As long as the underworld continues to control the sale and distribution of pot, the bad guys will reap the financial rewards. If government controls the enterprise, they can not only inspect it, they can tax the hell out of it. We tax cigarettes and alcohol, why not pot? And since we are always talking about economic development, legalizing pot will bring about a new industry and new jobs. Those employed in the pot business will have to pay taxes as opposed to those on the current payroll who do not. In fact, how long will it be before the pharmaceutical and tobacco companies get their paws into the mix and try to reap the financial rewards?

We have all heard about the benefits of medical marijuana. People suffering from any number of debilitating diseases have found that marijuana can relieve their suffering. Conditions ranging from anxiety to the side effects of chemotherapy have been made less painful by marijuana. Who would want to deny these folks relief? Not me.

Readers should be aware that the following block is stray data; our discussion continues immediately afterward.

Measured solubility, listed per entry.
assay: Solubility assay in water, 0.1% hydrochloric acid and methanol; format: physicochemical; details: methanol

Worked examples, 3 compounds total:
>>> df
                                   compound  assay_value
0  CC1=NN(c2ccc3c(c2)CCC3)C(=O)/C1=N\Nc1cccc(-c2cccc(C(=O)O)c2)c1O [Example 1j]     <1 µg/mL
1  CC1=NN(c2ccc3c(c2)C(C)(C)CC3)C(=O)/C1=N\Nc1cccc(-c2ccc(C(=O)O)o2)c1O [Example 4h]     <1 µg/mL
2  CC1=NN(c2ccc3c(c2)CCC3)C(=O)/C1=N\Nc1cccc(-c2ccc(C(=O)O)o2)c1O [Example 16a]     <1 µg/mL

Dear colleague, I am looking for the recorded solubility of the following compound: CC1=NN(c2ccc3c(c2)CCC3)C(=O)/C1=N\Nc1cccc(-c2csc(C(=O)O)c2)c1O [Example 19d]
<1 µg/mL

Marijuana arrests have wasted the time and manpower of our courts. In some states, “three times and your-out” laws have meant that people accused of selling pot, and, in some cases, just possessing it, have had to spend the majority of their lives in prison. That’s just ridiculous.

I am told that marijuana is one of the top agricultural cash crops in America. It seems to me that for all of the reasons above, it really is a big mistake not to allow the reform of our outdated and unwise laws. We could earmark some of the money that would be gained in taxes to provide therapy for those who find themselves addicted to smoking pot. People are waking up. We’re going in the right direction as far as gay marriage and immigration reform go. Now the time has come to rethink our stance on marijuana.

Originally published in the Berkshire Eagle, 10/26/13